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Woman Can't Make the Break From Her Decades-Long Affair

DEAR ABBY: I have been dating a married man for 30 years. Our relationship started a few months after he got married. I know it was wrong to begin the relationship, but it started just as a way for me to get sexual experience. For him, I think he was infatuated with the idea that a younger woman found him attractive.

I asked him out knowing he was married, thus safe from expecting a commitment. I don't think either of us expected our so-called relationship to last this long. I have dated other men (who knew nothing of him) and gave birth to a child (not his), so it's not like he's the only man I see. (Of course, he knows I date other men.)

Many times I have thought about ending our affair because I feel guilty, and sad for his wife. My problem is our conversations are intoxicating, our kisses, touches and lovemaking are like no other. Must I stop seeing him? Or do you think what others don't know won't hurt them? -- CAN'T STOP SEEING HIM

DEAR CAN'T STOP: The problem with the rationale "what others don't know won't hurt them" is that, at some point, the truth usually comes out. And when it does, there are usually plenty of hurt feelings. Frankly, I'm surprised your lover has been able to keep you under wraps for 30 years without the two of you being spotted somewhere.

If you are truly sad for your lover's wife, you should end the affair. However, because it has taken you three decades to discover your conscience, I somehow doubt you will.


DEAR ABBY: I'm an asexual woman in my 20s, and I feel misunderstood. When I "come out" to people, they usually make a rude or vulgar comment. "Asexual" is the accepted term for people who are sex-repulsed or who don't experience sexual attraction. I fit both of those definitions.

People want to know what's wrong with me: Is it a hormonal imbalance? Was I molested? Am I secretly gay? One man even suggested that sleeping with him would "fix me"! If it comes up around family, they always suggest that someone will come around and change my mind.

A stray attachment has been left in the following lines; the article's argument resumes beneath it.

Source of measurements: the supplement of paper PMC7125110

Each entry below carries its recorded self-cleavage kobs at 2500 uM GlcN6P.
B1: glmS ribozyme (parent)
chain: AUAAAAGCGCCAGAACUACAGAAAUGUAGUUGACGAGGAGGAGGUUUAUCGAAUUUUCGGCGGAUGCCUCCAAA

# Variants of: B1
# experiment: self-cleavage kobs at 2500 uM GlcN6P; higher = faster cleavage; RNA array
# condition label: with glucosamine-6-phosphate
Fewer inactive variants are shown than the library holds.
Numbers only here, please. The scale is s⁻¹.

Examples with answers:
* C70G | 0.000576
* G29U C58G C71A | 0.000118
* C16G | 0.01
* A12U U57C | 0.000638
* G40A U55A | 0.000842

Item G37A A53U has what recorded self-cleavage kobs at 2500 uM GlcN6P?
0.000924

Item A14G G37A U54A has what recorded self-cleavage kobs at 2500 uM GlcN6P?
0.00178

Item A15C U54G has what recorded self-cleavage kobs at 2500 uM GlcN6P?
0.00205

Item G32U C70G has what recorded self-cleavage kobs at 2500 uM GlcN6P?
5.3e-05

Abby, is 25 years old too young to know for sure that I don't want to have sex? How can I respond to these rude comments? -- ACE IN SOUTH CAROLINA

DEAR ACE: Twenty-five is definitely old enough to know for sure whether you have a sex drive -- or not. Because you are open about your lack of interest in sex, you should not become defensive if someone asks an ignorant question about it.

If the person asks if it's a hormonal imbalance, the result of having been molested or if you are gay, all you have to say is, "Nope, nope and nope!" As to the man who confused his member with a magic wand, "No, thanks!" would have been a polite response to an obviously deluded individual.


DEAR ABBY: I would love to see you refer to couples without children as "child-free" instead of "childless." Not every couple wants to have children. The term "childless" sounds like something is missing. -- FREE IN MASSACHUSETTS

DEAR FREE: You make a good point. But I usually couch my terminology according to what the writer has stated. If someone refers to her- or himself as childless, I feel it would be wrong to imply something the person didn't.


Dear Abby is written by Abigail Van Buren, also known as Jeanne Phillips, and was founded by her mother, Pauline Phillips. Contact Dear Abby at www.DearAbby.com or P.O. Box 69440, Los Angeles, CA 90069.


What teens need to know about sex, drugs, AIDS and getting along with peers and parents is in "What Every Teen Should Know." Send your name and mailing address, plus check or money order for $7 (U.S. funds) to: Dear Abby, Teen Booklet, P.O. Box 447, Mount Morris, IL 61054-0447. (Shipping and handling are included in the price.)

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Published on August 31, 2016 Universal Uclick
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